But, no, the free tablets are not for you!
Fiscal Year 2014 means free 10,000 ipads for VHA providers. In the interests of efficiency this use of technology makes sense.
But security is the big concern. Providers can take their devices home, playground or anywhere (see 2-min. video). Can the VA-issued ipads be remotely locked, located, and recovered if stolen? Is the VA’s Office of Information and Technology able to protect veterans’ sensitive health information?
Veterans will get free apps, some just out of “pilot” status and most for expensive iphones/ipads. But the VA is loaning 1,100 VA-application loaded ipads to 1,100 seriously injured vets in a pilot.
The VA’s mobile applications look useful. If you’ve used any of these, let Asknod readers how it’s going.
VA Mobile Health (overview site) Most apps are for pricey iPads/iPhones.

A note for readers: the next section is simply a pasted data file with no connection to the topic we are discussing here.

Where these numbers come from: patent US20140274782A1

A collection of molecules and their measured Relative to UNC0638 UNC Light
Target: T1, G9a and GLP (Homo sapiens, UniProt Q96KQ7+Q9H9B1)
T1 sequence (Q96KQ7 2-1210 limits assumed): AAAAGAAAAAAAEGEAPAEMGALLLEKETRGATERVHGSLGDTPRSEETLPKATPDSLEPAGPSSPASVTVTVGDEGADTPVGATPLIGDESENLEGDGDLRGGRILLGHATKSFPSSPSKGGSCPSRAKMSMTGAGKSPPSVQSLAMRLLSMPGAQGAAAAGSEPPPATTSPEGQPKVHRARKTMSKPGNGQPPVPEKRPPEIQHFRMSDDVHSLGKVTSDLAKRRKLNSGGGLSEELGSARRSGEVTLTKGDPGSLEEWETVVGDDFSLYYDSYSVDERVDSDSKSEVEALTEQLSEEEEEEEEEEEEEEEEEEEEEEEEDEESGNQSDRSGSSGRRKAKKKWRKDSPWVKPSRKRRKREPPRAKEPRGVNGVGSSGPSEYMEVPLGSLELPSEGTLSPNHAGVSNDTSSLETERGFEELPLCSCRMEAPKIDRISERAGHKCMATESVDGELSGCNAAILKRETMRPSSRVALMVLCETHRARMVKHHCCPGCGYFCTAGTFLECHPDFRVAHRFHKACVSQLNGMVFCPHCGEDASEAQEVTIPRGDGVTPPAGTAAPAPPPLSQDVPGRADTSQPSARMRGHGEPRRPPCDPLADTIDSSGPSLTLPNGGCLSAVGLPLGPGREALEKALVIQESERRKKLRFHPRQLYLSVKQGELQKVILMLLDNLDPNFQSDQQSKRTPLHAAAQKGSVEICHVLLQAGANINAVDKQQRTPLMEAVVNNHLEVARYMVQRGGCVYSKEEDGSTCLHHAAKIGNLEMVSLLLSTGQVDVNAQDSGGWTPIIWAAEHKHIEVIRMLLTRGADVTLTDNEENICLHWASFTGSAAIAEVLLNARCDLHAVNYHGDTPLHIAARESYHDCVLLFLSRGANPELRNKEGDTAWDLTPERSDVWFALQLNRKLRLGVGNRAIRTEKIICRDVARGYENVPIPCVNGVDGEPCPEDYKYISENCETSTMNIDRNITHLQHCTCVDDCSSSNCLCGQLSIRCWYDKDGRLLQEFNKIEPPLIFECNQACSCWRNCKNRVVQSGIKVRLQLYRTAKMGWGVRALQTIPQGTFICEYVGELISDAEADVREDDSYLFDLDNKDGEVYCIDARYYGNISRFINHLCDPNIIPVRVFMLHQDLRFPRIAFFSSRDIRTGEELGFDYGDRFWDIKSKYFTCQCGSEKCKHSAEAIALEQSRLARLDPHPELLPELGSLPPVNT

VA Launchpad for Veterans (required a premium account and secure log in) Connects to your electronic health record.
VA App Store (apps are free); More links: Mobile Blue Button; Training Overview.
Clearly, not all veterans will benefit from the free applications because they don’t own smartphones and can’t afford data plans anyway. Lifeline programs don’t usually cover data. The cheapest and best data plan we’ve found is $25 a month (hybrid WI-FI/cell) from Republic Wireless.
Should the VA put out bids for discounted data plans so more veterans can participate? Should homeless vets and pensioners be issued VA phones with data plans? Would it be asking too much of providers to buy their own devices so that their low-income patients can stay in touch? Opinions welcome.